You've probably heard of a hair shirt — it's rough, woven out of goats' hair and worn as penance.
Now imagine a wedding garment fashioned from human hair.
Kishore Kumar donned one to make his nuptial vows. The third generation Indian hair trader is just one of the eccentric characters profiled in anthropologist Emma Tarlo's new book: "Entanglement: The Secret Lives of Human Hair."
Kumar "proudly showed me his wedding outfit and I have a photograph of him sitting in a gold throne wearing it," Tarlo says. The hair "fabric" had been dyed blonde and decorated with tiny red and gold sequins. "He also had this idea that he was going to start manufacturing hair for all sorts of different uses, such as fertilizer for food, for skin products, and cloth," she adds.
Indeed, human hair has been put to all sorts of uses. In Korea and Japan, hair has been used for the lining of men's suits. In south Indian Hindu temples, devotees have their heads shaved, and the shorn hair is carefully reclaimed.
"It's immediately put in these safes, locked safes and then it's all transported up to the sorting workshops where it's sorted into very precise lengths," Tarlo explains. "Then about three times a year it's auctioned off by e-auction to prevent hair cartels and fixing of prices."
Yes — hair cartels.
Much of the global hair trade involves the creation of custom-made hair pieces.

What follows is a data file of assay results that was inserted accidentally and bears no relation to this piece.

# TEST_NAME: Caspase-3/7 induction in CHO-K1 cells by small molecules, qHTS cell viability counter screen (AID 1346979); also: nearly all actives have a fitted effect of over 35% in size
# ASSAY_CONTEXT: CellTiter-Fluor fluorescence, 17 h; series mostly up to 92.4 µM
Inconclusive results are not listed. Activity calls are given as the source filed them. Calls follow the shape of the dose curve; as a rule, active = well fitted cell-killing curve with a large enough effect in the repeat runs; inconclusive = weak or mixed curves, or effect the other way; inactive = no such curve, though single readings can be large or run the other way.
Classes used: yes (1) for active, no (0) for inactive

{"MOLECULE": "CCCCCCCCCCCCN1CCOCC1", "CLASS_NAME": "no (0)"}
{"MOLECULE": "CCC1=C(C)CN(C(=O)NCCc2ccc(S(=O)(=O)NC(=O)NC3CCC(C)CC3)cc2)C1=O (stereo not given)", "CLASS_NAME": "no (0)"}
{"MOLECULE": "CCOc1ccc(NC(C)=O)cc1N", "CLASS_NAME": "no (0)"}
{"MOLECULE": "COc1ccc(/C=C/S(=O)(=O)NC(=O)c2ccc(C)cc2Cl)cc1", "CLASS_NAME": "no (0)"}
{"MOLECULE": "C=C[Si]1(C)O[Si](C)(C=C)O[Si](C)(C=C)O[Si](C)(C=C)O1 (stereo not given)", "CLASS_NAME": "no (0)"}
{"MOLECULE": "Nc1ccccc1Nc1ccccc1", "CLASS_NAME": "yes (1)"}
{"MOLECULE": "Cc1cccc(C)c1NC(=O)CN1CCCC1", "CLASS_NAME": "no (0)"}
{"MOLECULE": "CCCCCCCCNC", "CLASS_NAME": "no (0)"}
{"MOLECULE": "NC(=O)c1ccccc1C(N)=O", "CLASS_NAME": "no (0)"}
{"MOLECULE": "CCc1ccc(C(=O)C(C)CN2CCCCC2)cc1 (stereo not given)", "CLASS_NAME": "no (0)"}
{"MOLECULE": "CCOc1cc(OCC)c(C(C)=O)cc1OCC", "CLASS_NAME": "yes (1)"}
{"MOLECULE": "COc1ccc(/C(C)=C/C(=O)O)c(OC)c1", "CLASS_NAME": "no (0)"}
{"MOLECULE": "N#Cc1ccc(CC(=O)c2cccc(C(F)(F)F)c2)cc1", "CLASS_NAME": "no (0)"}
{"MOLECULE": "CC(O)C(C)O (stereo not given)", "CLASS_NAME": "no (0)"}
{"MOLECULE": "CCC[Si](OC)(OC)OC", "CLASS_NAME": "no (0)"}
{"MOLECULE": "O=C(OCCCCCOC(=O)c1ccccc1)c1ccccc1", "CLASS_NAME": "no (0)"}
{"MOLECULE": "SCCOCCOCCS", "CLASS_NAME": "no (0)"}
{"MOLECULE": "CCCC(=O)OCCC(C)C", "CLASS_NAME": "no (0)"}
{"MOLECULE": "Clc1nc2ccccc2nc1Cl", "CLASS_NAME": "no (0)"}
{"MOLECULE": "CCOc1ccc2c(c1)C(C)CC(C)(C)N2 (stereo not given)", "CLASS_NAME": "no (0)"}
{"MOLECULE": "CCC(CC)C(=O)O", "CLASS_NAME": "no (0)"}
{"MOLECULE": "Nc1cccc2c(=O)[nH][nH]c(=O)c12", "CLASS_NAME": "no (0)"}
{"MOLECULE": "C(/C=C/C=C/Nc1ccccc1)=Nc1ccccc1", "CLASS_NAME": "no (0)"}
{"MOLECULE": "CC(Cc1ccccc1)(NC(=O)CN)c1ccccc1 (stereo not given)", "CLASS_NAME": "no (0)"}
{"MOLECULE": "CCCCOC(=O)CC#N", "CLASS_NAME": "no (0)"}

At the very bottom of the supply chain is the recuperation of "comb waste," hair left in combs after brushing or in drains after washing.
"Throughout Asia you've got peddlers going door-to-door, collecting what are really globs of hairballs. And these all have to be untangled. And the untangling of this hair takes place in workshops and in people's homes in very poor places where the labor is cheapest — so in parts of Bangladesh, parts of India and increasingly in Mynamar," Tarlo adds. "When I was visiting a village in Myanmar, I could see people sorting out these hair balls just with a needle in their village homes."
Tarlo describes the work of India's Benjamin Cherian, who specializes in reclaiming temple hair for the top end of the hair market. He's working to make the hair trade more respectable and to raise standards.
"He has very good labor rights in his factories," Tarlo notes. "He's gotten all sorts of certification, proving that his factory has met international standards of trade, but that is quite rare."
A final use of human hair might have you rethinking your lunch: amino acids derived from hair can be used as a flour enhancer for the dough of pizza crusts and bagels. Those amino acids are also sometimes found in soy sauce.
"It's a flavor enhancer, but it also gives elasticity to foods. So it was commonly used in bagels and pizza base and probably still is to some extent," Tarlo says. "Whether the bagel that you ate for breakfast actually contains it, that I don't know."